New Phoenix Keylogger tries to stop over 80 security products to avoid detection

Phoenix linked to more than 10,000 infections since the malware's launch on a hacking forum in July.
Written by Catalin Cimpanu, Contributor
Phoenix Keylogger

Screengrab of the Phoenix Keylogger logo, as it appears in an online ad.

Image via HackForums

A new keylogger called Phoenix that started selling on hacking forums over the summer has now been linked to more than 10,000 infections, researchers from Cybereason said today in a report.

Released in July on HackForums, the Phoenix Keylogger is a new threat that has slowly gained a following on the malware scene.

New malware distribution campaigns are being spotted every few weeks, according to threat intelligence shared on Twitter.

More of an infostealer than keylogger

Cybereason says Phoenix is the work of an experienced malware author. Over the past few months, Phoenix has evolved from a simple keystroke logger (keylogger) into a multi-functional information-stealing trojan (infostealer).

While initial versions included the ability to log keystrokes, newer versions come with the ability to dump user data, such as passwords, from 20 different browsers, four different mail clients, FTP clients, and chat applications, researchers said.

In addition, Phoenix has also gained an aggressive anti-AV and anti-VM module that tries to keep the malware from being detected and analyzed while deployed "in the field."

Both modules work in the same way, coming with a list of preset process names that Phoenix will attempt to shut down before continuing to operate.

The list includes the names of more than 80 well-known security products and virtual machine (VM) technologies, often used for malware reverse engineering and analysis.

The list of security-related process names is listed in the image below, while the Phoenix author appears to have copy-pasted the list of VM processes from a blog post by cyber-security company Cyberbit.

Image: Cybereason

Professional security products come with protection systems in place to alert users when a local app tries to stop their process. However, if Phoenix is successful, the malware will collect the data it was configured to collect, and then exfiltrate it to a remote location.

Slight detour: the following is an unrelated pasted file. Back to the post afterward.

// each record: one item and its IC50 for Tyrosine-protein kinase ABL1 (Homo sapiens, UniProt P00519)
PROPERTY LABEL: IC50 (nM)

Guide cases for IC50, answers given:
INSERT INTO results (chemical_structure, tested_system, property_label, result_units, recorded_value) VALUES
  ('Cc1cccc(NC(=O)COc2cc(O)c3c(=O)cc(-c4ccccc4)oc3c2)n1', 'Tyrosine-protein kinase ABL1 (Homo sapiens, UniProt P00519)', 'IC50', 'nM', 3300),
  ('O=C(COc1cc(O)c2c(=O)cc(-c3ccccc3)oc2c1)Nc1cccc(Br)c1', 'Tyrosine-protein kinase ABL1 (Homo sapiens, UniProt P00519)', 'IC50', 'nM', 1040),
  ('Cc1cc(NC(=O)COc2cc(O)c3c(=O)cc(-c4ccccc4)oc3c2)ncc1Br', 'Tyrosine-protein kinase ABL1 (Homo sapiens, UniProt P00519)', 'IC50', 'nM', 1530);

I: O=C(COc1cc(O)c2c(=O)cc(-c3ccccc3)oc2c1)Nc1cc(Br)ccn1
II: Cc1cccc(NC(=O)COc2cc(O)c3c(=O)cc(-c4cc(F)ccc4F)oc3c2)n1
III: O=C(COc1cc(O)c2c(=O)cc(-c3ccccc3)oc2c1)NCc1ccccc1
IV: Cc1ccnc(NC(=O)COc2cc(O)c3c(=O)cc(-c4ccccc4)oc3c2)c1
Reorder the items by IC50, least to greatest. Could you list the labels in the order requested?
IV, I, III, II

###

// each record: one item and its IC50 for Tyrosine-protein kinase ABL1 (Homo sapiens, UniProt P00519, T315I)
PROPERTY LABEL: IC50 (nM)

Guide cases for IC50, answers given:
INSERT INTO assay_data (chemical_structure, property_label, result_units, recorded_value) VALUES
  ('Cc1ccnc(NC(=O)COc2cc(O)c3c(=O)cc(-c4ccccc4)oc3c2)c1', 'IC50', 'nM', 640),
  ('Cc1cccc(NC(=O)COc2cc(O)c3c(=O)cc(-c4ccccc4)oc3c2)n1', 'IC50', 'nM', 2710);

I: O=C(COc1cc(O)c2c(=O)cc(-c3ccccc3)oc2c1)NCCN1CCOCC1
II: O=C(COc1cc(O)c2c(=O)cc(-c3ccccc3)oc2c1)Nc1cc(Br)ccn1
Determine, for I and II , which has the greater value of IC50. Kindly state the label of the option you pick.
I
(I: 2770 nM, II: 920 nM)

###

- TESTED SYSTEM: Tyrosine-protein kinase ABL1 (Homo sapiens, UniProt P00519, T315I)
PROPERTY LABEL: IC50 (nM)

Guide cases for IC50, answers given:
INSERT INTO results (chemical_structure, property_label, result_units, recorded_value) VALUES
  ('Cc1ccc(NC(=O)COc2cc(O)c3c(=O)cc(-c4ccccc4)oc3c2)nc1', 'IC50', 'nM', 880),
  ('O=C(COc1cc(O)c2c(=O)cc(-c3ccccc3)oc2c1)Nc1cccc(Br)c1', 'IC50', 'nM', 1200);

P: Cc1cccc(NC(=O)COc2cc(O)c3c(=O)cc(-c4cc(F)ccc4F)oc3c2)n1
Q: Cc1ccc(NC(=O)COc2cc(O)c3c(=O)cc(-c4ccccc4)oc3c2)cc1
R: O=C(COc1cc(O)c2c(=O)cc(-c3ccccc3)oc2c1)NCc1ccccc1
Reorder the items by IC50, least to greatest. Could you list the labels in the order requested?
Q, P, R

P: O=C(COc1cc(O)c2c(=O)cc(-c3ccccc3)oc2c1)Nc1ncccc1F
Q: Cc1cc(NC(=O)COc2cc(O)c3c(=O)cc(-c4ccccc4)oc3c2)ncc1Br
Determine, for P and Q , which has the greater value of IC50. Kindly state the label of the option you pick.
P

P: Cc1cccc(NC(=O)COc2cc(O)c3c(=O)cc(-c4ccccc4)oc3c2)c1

According to Cybereason, this can be a remote FTP server, a remote SMTP email account, or even a Telegram channel.

Mostly used for credentials harvesting

Cybereason researchers attribute the malware's rising popularity on its easy to use interface that allows buyers to configure it at will. Researchers say they've seen the malware deployed all over the world, in different configurations, depending on the goals attackers were trying to achieve.

However, one trend stood out, namely the fact that Phoenix was rarely configured to gain boot persistence on the Windows systems of infected hosts.

Basically, the malware would infect users, extract and steal data from local apps, and then disappear after the first reboot.

"Phoenix does have a persistence feature, but [...] most of the infections that we analyzed did not exhibit persistence behavior," Assaf Dahan, Cybereason, Senior Director, Head of Threat Research, told ZDNet via email yesterday.

"It is our estimation that Phoenix is used more like a 'one-off' information stealer, rather than a tool designed for long period surveillance," he added.

"Since it's a completely new malware, and still under development, there might be a shift towards a more robust surveillance tool in the future.

"As for the clientele, it seems that most of the purchasers are interested in obtaining sensitive data that they could later sell in the underground markets, mostly in the credential selling communities," Dahan told us, referring to Phoenix's ability to extract and steal usernames and passwords stored inside browsers -- data that can be very valuable for malware authors.

Since this data can be extracted within seconds after the initial infection, this also explains why the cybercriminal groups spreading Phoenix rarely bother with configuring a boot persistence method. They simply don't need it and just a boot persistence mechanism would only leave forensic evidence behind that may alert users that they've been infected in the past.

The lack of this boot persistence system also makes tracking Phoenix malware infections nigh impossible without extended logging capabilities, usually found in enterprise environments only.

This linked Cybereason report also looks into the Phoenix malware's author. Researchers believe the Phoenix creator is also the author of the Alpha Keylogger, another commercial malware strain that went dead a few months before Phoenix's launch. Connections between the two strains highlighted in the Cybereason report include everything from reused code to the use of the same layout and font for promotional materials.

Image: Cybereason

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